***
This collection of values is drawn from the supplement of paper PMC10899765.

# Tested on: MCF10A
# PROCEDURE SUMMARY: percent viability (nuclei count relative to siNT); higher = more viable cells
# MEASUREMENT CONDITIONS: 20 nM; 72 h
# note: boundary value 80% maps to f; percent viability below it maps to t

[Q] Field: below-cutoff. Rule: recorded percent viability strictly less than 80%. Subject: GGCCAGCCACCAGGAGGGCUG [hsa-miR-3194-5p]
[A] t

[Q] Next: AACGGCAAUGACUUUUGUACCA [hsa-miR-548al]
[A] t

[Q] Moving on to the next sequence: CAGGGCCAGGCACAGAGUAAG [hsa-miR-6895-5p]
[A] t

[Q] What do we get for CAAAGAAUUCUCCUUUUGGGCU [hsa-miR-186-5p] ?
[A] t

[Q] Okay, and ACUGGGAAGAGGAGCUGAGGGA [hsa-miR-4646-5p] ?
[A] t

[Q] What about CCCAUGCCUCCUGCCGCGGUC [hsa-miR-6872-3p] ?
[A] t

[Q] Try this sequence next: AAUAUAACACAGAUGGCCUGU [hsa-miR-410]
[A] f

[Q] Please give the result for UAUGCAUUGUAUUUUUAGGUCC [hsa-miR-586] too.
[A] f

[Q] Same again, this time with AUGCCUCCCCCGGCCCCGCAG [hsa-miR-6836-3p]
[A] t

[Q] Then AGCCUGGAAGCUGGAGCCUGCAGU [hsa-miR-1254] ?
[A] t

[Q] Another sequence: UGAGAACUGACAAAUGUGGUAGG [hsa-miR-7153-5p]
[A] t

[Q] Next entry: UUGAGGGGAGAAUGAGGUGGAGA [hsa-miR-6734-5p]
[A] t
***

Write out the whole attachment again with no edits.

This collection of values is drawn from the supplement of paper PMC10899765.

# Tested on: MCF10A
# PROCEDURE SUMMARY: percent viability (nuclei count relative to siNT); higher = more viable cells
# MEASUREMENT CONDITIONS: 20 nM; 72 h
# note: boundary value 80% maps to f; percent viability below it maps to t

[Q] Field: below-cutoff. Rule: recorded percent viability strictly less than 80%. Subject: GGCCAGCCACCAGGAGGGCUG [hsa-miR-3194-5p]
[A] t

[Q] Next: AACGGCAAUGACUUUUGUACCA [hsa-miR-548al]
[A] t

[Q] Moving on to the next sequence: CAGGGCCAGGCACAGAGUAAG [hsa-miR-6895-5p]
[A] t

[Q] What do we get for CAAAGAAUUCUCCUUUUGGGCU [hsa-miR-186-5p] ?
[A] t

[Q] Okay, and ACUGGGAAGAGGAGCUGAGGGA [hsa-miR-4646-5p] ?
[A] t

[Q] What about CCCAUGCCUCCUGCCGCGGUC [hsa-miR-6872-3p] ?
[A] t

[Q] Try this sequence next: AAUAUAACACAGAUGGCCUGU [hsa-miR-410]
[A] f

[Q] Please give the result for UAUGCAUUGUAUUUUUAGGUCC [hsa-miR-586] too.
[A] f

[Q] Same again, this time with AUGCCUCCCCCGGCCCCGCAG [hsa-miR-6836-3p]
[A] t

[Q] Then AGCCUGGAAGCUGGAGCCUGCAGU [hsa-miR-1254] ?
[A] t

[Q] Another sequence: UGAGAACUGACAAAUGUGGUAGG [hsa-miR-7153-5p]
[A] t

[Q] Next entry: UUGAGGGGAGAAUGAGGUGGAGA [hsa-miR-6734-5p]
[A] t